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The Cambridge Companion to the “Summa Theologiae” edited by Philip McCosker & Denys Turner

01 September 2017

Robin Ward considers the study of the Summa

IT IS a bit unnerving to open a new book and find a chapter in it written by someone who died in 2001, particularly when the chapter is entitled “Eternity”. It does take a notoriously long time to gather up the contributions needed for these Companions, but this is above and beyond what editors usually have to contend with. The “Eternity” chapter, by Herbert McCabe OP, is in fact a lecture he gave in the 1980s, rescued from what might best be called the challenging state of his literary remains, and is a characteristically lucid highlight of the book.

The Cambridge University Press published a Companion to Aquinas in 1993, and so the current volume needs some justification. The editors characterise it primarily as a theological collection of studies, dealing with Aquinas as a systematic theologian in his most mature work rather than as a philosopher or biblical commentator.

The Summa Theologiae is the work of Thomas Aquinas’s mature years, from about 1265 until his death ten years later. It is at once the most sophisticated expression of his theological vision, and his work most intended for beginners. This collection does justice to both aspects of this, considering, on the one hand, discrete doctrinal topics and, on the other, the reception of the text as an authority for teaching and learning in the life of the Church.

The editors organise this by dividing the Companion into three parts: one containing six chapters on background and method; one containing 14 chapters on individual doctrinal topics; and one containing four chapters on the reception history of the Summa in a variety of contexts and faith traditions. This inevitably makes things somewhat bitty, and the contributors are largely drawn from the world of the English-speaking British and North American Universities, although Gilles Emery and Olivier-Thomas Venard, both Francophone Dominicans, make an appearance.

I found of particular interest in the first section the contributions by Mark Jordan on “Structure” and John Marenbon on “Method”. The new student of Aquinas has to make a significant cultural adjustment to appreciate the Summa Theologiae, ordered as it is around the “Quaestio” formula of the medieval Schools, so efficient and economical in expression, and so without literary charm for us. Jordan and Marenbon both help us through this, giving an overall sense of pedagogic intent to the work, and the practical character of its teaching for an enthusiastic but non-elite Dominican audience.

The contents of the second part of the Companion reflect the interest of the editors in systematic theology, perhaps proportionately rather more than the text of the Summa itself does. It is worth recalling that, roughly speaking, about half of the Summa deals with moral theology, and less than ten per cent with the doctrine of God, although here we have chapters on “God”, “Eternity”, “Trinity”, “Holy Spirit”, “Creation”, “Providence”, and “The human person” reflecting themes from the more technically theological Prima Pars of the Summa, but only “Happiness”, “Virtues”, and “Grace” from the more morally orientated Pars Secunda. This is perhaps a pity for Anglican readers, where the influence of Aquinas on our theological tradition is at its strongest in Hooker’s understanding of law in the Christian commonwealth.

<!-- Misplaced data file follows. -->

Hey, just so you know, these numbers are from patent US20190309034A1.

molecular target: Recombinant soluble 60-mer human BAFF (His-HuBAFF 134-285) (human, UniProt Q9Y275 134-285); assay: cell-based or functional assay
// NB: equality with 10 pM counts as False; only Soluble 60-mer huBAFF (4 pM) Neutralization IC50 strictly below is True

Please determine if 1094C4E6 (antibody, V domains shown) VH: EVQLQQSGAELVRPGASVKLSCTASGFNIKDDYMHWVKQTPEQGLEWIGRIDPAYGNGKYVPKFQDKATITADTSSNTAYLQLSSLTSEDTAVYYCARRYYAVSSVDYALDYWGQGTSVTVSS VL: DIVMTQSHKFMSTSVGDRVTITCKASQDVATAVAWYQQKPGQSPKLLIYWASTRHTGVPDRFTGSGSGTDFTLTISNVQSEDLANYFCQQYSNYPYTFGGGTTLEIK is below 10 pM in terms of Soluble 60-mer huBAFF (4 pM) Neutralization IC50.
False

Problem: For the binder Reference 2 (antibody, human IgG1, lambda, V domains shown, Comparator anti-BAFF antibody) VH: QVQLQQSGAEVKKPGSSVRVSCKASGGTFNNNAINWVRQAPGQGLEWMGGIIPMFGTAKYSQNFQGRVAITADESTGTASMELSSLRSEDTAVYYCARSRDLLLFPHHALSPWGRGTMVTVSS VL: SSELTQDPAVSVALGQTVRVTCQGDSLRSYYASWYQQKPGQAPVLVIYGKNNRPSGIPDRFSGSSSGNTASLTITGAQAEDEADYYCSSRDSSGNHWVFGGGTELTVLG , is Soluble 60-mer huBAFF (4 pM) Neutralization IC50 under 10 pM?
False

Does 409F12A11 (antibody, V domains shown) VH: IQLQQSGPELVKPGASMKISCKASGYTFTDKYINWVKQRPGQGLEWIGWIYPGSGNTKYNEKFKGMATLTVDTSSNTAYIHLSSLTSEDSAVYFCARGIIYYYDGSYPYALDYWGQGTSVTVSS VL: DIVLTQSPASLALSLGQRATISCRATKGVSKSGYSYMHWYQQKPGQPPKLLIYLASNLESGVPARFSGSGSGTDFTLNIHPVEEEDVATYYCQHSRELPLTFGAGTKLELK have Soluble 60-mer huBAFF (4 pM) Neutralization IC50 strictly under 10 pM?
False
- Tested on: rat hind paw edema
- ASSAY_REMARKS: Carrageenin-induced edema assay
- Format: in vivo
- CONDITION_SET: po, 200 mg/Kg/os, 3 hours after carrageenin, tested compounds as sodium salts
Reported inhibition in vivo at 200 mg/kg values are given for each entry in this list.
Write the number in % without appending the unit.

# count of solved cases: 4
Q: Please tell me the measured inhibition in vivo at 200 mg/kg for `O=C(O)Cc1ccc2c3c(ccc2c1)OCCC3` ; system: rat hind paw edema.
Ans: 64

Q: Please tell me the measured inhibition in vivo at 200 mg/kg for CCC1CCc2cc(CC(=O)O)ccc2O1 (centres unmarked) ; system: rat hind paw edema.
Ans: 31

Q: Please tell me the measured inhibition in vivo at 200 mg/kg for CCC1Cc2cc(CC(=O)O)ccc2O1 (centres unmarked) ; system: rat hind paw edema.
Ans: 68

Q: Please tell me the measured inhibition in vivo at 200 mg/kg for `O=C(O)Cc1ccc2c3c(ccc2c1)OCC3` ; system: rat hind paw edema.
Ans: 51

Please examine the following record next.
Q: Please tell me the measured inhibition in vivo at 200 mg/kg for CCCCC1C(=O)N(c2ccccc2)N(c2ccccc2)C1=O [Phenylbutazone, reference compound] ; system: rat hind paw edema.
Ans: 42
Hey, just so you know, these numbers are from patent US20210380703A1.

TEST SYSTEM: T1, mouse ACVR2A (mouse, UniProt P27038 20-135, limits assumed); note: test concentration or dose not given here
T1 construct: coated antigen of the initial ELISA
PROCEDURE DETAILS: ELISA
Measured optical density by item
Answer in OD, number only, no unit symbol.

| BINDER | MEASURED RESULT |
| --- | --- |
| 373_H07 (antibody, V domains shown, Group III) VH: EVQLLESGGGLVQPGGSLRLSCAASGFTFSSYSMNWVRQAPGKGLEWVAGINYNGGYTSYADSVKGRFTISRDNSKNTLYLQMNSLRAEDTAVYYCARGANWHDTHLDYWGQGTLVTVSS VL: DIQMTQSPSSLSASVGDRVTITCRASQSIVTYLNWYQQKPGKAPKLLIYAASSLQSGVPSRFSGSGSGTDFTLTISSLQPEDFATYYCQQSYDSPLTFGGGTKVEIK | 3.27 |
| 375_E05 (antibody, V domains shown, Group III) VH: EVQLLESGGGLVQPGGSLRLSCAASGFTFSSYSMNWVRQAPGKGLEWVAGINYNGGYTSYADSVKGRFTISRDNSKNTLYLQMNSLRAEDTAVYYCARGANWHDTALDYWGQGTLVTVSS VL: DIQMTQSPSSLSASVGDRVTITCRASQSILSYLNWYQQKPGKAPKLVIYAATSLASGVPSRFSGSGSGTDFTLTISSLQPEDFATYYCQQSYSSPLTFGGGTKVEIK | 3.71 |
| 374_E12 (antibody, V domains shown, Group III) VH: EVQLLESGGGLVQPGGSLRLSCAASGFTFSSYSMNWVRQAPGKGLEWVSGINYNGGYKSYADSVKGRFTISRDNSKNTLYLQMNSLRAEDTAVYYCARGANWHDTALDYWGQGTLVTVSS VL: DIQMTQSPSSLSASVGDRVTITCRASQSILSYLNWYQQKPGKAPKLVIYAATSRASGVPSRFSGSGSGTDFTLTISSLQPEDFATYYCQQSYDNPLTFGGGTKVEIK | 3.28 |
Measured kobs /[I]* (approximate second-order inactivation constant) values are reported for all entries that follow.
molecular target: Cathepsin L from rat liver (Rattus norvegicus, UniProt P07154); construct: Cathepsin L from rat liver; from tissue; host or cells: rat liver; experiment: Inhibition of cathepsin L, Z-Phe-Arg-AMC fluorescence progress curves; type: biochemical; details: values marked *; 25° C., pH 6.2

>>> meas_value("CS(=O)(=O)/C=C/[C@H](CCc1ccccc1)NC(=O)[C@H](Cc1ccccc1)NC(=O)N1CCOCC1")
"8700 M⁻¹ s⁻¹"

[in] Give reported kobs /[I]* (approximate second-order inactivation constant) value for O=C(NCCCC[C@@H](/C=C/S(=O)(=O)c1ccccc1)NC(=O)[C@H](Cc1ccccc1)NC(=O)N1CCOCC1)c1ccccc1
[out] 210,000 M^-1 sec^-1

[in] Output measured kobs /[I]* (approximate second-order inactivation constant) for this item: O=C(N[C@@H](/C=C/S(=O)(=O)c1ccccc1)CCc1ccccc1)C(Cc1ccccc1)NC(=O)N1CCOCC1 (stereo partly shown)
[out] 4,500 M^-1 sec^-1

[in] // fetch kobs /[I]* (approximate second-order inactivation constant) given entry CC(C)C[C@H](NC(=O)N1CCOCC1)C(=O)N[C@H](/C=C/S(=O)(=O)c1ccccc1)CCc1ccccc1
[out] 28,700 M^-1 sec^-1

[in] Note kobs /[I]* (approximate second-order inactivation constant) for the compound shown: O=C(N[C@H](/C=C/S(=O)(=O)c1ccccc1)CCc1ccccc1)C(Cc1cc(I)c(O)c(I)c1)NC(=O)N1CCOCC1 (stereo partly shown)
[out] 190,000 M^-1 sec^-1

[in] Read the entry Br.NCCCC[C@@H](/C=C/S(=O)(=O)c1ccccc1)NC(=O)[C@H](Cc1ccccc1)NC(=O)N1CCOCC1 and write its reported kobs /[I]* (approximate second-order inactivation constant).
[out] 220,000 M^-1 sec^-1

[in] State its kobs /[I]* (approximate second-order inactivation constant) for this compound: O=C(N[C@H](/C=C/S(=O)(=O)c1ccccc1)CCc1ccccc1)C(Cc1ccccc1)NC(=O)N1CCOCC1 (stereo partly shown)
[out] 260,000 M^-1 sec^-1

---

Highlights here are Gilles Emery’s compendious and lucid summary of the person and work of the Holy Spirit, Philip McCosker’s astute analysis of the part played by grace in Aquinas’s taxonomy of salvation, and Paul Gondreau’s apposite summary of Jean-Pierre Torrell’s important rediscovery of the doctrine of the mysteries in the human life of the incarnate Christ.

The third section, on the reception of Aquinas, is perhaps the weakest: those looking for a brief introduction to the reception history of the Summa in the Roman Catholic tradition might prefer to find it in Romanus Cessario’s excellent A Short History of Thomism; and Andrew Louth confesses that his treatment of the reception of Aquinas in Orthodoxy was not able to take into account Marcus Plested’s outstanding Orthodox Readings of Aquinas. Francis Clooney’s consideration of common themes in Aquinas and medieval Hindu logic is the most technically specialist contribution to the volume.

This Companion is to be welcomed as a significant contribution to scholarship, and a testimony to the lively and thorough engagement with the Summa which is being carried on by scholars today. The general reader will find useful material to help put the Summa into context, pithy introductions to its key doctrinal themes, and some help in dissipating the cultural challenges to appreciating it today as the crowning work of the medieval scholastic intellectual synthesis.


Canon Robin Ward is the Principal of St Stephen’s House, Oxford.


The Cambridge Companion to the “Summa Theologiae”

Philip McCosker and Denys Turner, editors

CUP £19.99


Church Times Bookshop £18



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